Fri, 01 Jan 2010 05:30:44 GMTYou know what #1 is going to be already, right? :)5. My Art. What you say? That also made my top 5 list of failures for 2009? It did. But I did release a digital EP that I am proud of and I did a benefit single collaboration and I did continue to get some work published in a small UK publication and I did make a couple little videos. I have a lot more to do and not as much time to do it, but at least I'm not completely stalled.4. Friends. We made new, good friends and continued and strengthened old, rich friendships. We had good times. I liked Carissa's description of one of our too-infrequent brunches: This is the time frame in most of my friend's lives where we're all settling into this world we created. We're settling in to our ideas and our beliefs and how it's all panning out. We're settling into our mates or what we want out of a mate and understanding more about what was so totally wrong with that last boy/girl friend. We're nestled in with sticky-faced children. We pride ourselves more on our practical functionality and less on our storebought fronts. We're not so swept away by the masses, trends or media and can focus on the big and small pictures individually. When we gather around food and beverage we can connect things from all over and we suddenly need to take care of one another.3. Family. Parenting also made my top 5 list of failures for 2009. But you know what? The other 60% of the time, total win. And collectively? We always win. The four of us have little tough spots almost daily but overall we rock. There is rarely a day when we don't find ourselves all gathered around and I have these really lucid thoughts about how much I love all three of these other people and how well we all work together and how happy I am that we found ourselves together forever.2. Collecta. I totally fell into this job but I am constantly amazed at how much happier I am with my work than I have been in a long time. The people I work with are incredibly smart, capable and passionate. We're building something important. It's a shit ton of hard work, don't get me wrong, but this is the environment I thrive in. And we ship and iterate and ship and ship and ship and ship and iterate and ship and ship. This, my friends, is the way it's done. As I put it to the team at one point: I wanted to mention that I freaking love working with you guys. By far the most brilliant--intimidatingly so--and fun group of people I've ever worked with and the most engaged I've ever been in something I didn't start myself.1. Margot. I had no idea. People had told me, I had drempt about it many times in the past, but she's really here. I have a daughter. A baby girl. Who's the cutest baby anyone has ever seen. I can't wait to watch her grow up.[...]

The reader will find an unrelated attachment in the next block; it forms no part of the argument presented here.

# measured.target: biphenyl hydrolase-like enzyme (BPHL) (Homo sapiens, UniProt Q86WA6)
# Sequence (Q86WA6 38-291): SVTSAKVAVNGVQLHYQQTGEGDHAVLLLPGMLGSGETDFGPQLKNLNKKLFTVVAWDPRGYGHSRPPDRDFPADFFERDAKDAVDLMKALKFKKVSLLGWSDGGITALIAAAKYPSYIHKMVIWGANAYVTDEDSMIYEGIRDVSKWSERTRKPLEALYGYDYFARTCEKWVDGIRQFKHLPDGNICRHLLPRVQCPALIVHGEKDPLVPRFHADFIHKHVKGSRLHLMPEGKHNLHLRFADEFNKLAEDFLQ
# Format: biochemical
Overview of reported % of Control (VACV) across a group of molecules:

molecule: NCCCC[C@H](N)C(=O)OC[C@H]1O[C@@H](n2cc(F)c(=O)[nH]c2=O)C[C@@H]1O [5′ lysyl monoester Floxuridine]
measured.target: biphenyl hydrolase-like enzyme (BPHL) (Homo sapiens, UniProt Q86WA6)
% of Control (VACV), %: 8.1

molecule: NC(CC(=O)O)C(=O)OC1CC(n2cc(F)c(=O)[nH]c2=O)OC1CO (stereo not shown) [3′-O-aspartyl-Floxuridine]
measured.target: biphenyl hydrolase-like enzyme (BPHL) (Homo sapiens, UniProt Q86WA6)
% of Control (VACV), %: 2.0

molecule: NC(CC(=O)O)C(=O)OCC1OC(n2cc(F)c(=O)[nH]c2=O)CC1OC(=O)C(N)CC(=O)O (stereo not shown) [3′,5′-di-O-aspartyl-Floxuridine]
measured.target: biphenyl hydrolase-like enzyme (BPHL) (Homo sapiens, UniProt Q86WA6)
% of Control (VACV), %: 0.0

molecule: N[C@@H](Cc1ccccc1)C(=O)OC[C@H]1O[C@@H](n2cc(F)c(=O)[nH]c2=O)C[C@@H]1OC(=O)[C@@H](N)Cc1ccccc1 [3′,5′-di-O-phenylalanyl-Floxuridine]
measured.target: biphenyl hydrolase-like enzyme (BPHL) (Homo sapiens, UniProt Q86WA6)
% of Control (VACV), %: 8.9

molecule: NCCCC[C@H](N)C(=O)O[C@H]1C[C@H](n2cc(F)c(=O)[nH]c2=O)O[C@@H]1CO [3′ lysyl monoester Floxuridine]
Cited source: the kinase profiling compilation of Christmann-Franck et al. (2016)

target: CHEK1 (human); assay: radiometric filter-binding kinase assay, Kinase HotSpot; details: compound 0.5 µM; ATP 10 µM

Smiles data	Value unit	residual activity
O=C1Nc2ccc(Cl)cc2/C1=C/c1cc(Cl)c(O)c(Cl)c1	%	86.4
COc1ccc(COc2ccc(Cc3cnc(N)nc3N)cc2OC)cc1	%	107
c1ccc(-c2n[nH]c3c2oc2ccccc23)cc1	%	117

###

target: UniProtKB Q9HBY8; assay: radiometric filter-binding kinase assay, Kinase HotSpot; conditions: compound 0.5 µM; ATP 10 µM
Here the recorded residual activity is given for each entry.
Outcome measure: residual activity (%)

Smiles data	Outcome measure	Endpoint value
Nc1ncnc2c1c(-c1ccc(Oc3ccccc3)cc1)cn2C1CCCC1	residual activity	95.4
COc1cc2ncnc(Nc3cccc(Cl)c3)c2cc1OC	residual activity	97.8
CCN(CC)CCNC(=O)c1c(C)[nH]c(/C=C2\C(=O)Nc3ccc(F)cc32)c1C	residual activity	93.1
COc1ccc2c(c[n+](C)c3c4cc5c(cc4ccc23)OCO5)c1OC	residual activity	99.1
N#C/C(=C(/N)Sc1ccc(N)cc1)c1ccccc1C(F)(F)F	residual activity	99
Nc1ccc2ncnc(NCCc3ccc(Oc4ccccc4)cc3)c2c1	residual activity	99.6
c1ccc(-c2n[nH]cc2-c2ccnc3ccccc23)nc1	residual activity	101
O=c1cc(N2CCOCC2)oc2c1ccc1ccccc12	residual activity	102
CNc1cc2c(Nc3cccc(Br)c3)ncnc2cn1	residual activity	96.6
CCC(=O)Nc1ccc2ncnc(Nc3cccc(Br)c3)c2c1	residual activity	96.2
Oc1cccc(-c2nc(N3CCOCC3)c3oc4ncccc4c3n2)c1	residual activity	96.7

Thu, 31 Dec 2009 05:30:44 GMT5. Intellectual property. We have billion-dollar corporations suing house moms for millions over file sharing while I can't successfully track down a person to pay for recording a cover tune on my record (despite many attempts). Even if I could track down the legal entity responsible, we can't seem to figure out a reasonable way to compensate them for allowing that recording to be played and downloaded over the web. Meanwhile so-called news sites (aka poorly modified WordPress and Drupal templates) and "lifestyle blogs" are straight-up copy-and-pasting their content from other sites/publications/Flickr/emails/you-name-it. Why bother with writing and editorial staff in the first place? Just deploy some spam-blog code and be done with it.4. Nonprofits. From One Laptop Per Child (which I was an early supporter of) to the what-was-the-big-deal-again? Open Source Applications Foundation (which I modeled my own non-profit after in 2003) to locals whose cost-to-benefit ratio must be the worst of any charitable organization ever. There are a lot of high-value non-profit organizations out there, sustained because of that value. But there are (seemingly) equal numbers of those sustained solely by their ability to execute on public relations. 3. Art. I could discuss the validity of hanging art on walls and charging money to take it home all night long (preferably over numerous adult beverages) but that debate aside, if you are going to engage in such an activity, please hold yourself to some objective standard. Due to the wonders of modern technology, it is now possible for any person with a ticket to Thailand, a DSLR and a handful of free Photoshop actions downloaded off the internet to create a nice little series of photographs. Hell, there are thousands uploaded to Flickr every day. We have the internet, people--go forth and publish! But art...art...that takes work! Disclaimer: You'll notice I have in the past been very guilty of all three of the above. Hell...I founded a nonprofit that helped start an eponymous art gallery and produced software for people to better create, organize and share intellectual property! The fact that I still have strong opinions about these areas is because I still have strong passions in these areas and would love for others to learn from my mistakes. Respect others, learn about intellectual property issues, don't be greedy. Don't work for fame, work for love and let your ideas be honed in the great tumbler of the market (if that is where they truly belong). If those ideas turn into art, then consider their place within our culture before thrusting them upon the world; trade some of that scrap for some wisdom.There are a million great examples out there of all the above done to perfection. My previous list should have been much longer (but I went for quirk over quantity). Creative Commons, Wikipedia, 20x200...and on and on.2. My art. I haven't had the time or propensity to do anything artistic in the manner I would expect from myself. I haven't put in the work (as described above). Even since ditching some of my previous endeavors like photography, I'm still spread pretty thin with writing, music-making and coding/designing. I finally achieved two long-held dreams, professional and personal, but neither of those involved art. I did release a digital EP that I am proud of and a benefit single collaboration, but haven't written music all year otherwise. I haven't really played out or gained any traction. My web sites are a mess, I've barely written. I've had some work published in a small UK publication and that was a great pleasure. One of my favorite creations of the year I did in one night, with the cheapest possible equipment; it was more an act of[...]